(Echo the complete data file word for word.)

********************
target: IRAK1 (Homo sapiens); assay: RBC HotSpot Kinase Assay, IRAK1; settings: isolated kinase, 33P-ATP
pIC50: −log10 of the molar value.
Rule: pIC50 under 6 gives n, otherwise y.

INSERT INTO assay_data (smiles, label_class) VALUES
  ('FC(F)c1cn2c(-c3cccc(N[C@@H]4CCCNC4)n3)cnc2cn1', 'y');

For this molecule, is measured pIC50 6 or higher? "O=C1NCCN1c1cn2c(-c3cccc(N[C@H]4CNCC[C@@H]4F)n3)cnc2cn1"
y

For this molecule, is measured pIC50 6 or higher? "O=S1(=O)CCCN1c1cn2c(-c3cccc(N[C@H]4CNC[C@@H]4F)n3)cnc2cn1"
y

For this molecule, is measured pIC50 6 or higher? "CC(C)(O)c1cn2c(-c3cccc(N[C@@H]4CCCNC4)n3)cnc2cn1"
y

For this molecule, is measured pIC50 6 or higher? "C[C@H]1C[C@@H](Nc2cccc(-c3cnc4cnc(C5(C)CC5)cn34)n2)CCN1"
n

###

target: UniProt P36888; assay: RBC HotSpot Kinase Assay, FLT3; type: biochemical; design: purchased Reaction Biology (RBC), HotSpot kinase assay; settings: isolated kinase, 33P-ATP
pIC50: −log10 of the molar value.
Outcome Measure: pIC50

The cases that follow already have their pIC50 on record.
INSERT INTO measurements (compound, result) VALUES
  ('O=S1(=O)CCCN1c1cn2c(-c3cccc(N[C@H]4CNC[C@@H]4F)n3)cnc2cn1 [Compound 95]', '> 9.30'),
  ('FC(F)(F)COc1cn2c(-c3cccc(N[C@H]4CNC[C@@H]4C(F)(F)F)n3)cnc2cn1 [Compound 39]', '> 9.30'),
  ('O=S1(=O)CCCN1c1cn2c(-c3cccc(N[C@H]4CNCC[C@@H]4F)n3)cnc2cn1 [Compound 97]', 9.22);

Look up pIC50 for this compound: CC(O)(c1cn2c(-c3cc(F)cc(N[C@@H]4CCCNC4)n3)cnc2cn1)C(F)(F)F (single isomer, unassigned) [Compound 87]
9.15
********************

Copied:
target: IRAK1 (Homo sapiens); assay: RBC HotSpot Kinase Assay, IRAK1; settings: isolated kinase, 33P-ATP
pIC50: −log10 of the molar value.
Rule: pIC50 under 6 gives n, otherwise y.

INSERT INTO assay_data (smiles, label_class) VALUES
  ('FC(F)c1cn2c(-c3cccc(N[C@@H]4CCCNC4)n3)cnc2cn1', 'y');

For this molecule, is measured pIC50 6 or higher? "O=C1NCCN1c1cn2c(-c3cccc(N[C@H]4CNCC[C@@H]4F)n3)cnc2cn1"
y

For this molecule, is measured pIC50 6 or higher? "O=S1(=O)CCCN1c1cn2c(-c3cccc(N[C@H]4CNC[C@@H]4F)n3)cnc2cn1"
y

For this molecule, is measured pIC50 6 or higher? "CC(C)(O)c1cn2c(-c3cccc(N[C@@H]4CCCNC4)n3)cnc2cn1"
y

For this molecule, is measured pIC50 6 or higher? "C[C@H]1C[C@@H](Nc2cccc(-c3cnc4cnc(C5(C)CC5)cn34)n2)CCN1"
n

###

target: UniProt P36888; assay: RBC HotSpot Kinase Assay, FLT3; type: biochemical; design: purchased Reaction Biology (RBC), HotSpot kinase assay; settings: isolated kinase, 33P-ATP
pIC50: −log10 of the molar value.
Outcome Measure: pIC50

The cases that follow already have their pIC50 on record.
INSERT INTO measurements (compound, result) VALUES
  ('O=S1(=O)CCCN1c1cn2c(-c3cccc(N[C@H]4CNC[C@@H]4F)n3)cnc2cn1 [Compound 95]', '> 9.30'),
  ('FC(F)(F)COc1cn2c(-c3cccc(N[C@H]4CNC[C@@H]4C(F)(F)F)n3)cnc2cn1 [Compound 39]', '> 9.30'),
  ('O=S1(=O)CCCN1c1cn2c(-c3cccc(N[C@H]4CNCC[C@@H]4F)n3)cnc2cn1 [Compound 97]', 9.22);

Look up pIC50 for this compound: CC(O)(c1cn2c(-c3cc(F)cc(N[C@@H]4CCCNC4)n3)cnc2cn1)C(F)(F)F (single isomer, unassigned) [Compound 87]
9.15